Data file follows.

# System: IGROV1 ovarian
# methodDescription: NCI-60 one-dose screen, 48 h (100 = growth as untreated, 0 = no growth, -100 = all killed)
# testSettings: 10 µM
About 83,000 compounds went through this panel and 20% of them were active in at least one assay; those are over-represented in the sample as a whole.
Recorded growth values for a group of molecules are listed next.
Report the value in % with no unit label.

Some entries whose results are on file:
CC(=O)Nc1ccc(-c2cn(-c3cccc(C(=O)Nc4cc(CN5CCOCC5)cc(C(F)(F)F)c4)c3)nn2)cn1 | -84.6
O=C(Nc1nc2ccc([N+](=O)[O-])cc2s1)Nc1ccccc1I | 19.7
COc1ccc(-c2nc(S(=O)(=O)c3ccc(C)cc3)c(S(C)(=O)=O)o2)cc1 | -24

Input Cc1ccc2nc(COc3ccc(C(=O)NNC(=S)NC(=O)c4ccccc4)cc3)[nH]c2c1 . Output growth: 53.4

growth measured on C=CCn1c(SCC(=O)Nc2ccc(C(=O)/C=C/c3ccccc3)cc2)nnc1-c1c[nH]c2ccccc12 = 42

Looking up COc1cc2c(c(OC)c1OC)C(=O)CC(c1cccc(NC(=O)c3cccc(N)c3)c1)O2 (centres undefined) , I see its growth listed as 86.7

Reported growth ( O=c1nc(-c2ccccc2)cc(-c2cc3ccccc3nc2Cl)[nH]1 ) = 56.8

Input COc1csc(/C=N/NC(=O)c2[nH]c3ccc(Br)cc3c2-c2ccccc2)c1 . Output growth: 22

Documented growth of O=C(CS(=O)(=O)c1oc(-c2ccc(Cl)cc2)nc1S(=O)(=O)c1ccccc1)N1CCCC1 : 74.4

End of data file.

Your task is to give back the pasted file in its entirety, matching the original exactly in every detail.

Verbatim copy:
# System: IGROV1 ovarian
# methodDescription: NCI-60 one-dose screen, 48 h (100 = growth as untreated, 0 = no growth, -100 = all killed)
# testSettings: 10 µM
About 83,000 compounds went through this panel and 20% of them were active in at least one assay; those are over-represented in the sample as a whole.
Recorded growth values for a group of molecules are listed next.
Report the value in % with no unit label.

Some entries whose results are on file:
CC(=O)Nc1ccc(-c2cn(-c3cccc(C(=O)Nc4cc(CN5CCOCC5)cc(C(F)(F)F)c4)c3)nn2)cn1 | -84.6
O=C(Nc1nc2ccc([N+](=O)[O-])cc2s1)Nc1ccccc1I | 19.7
COc1ccc(-c2nc(S(=O)(=O)c3ccc(C)cc3)c(S(C)(=O)=O)o2)cc1 | -24

Input Cc1ccc2nc(COc3ccc(C(=O)NNC(=S)NC(=O)c4ccccc4)cc3)[nH]c2c1 . Output growth: 53.4

growth measured on C=CCn1c(SCC(=O)Nc2ccc(C(=O)/C=C/c3ccccc3)cc2)nnc1-c1c[nH]c2ccccc12 = 42

Looking up COc1cc2c(c(OC)c1OC)C(=O)CC(c1cccc(NC(=O)c3cccc(N)c3)c1)O2 (centres undefined) , I see its growth listed as 86.7

Reported growth ( O=c1nc(-c2ccccc2)cc(-c2cc3ccccc3nc2Cl)[nH]1 ) = 56.8

Input COc1csc(/C=N/NC(=O)c2[nH]c3ccc(Br)cc3c2-c2ccccc2)c1 . Output growth: 22

Documented growth of O=C(CS(=O)(=O)c1oc(-c2ccc(Cl)cc2)nc1S(=O)(=O)c1ccccc1)N1CCCC1 : 74.4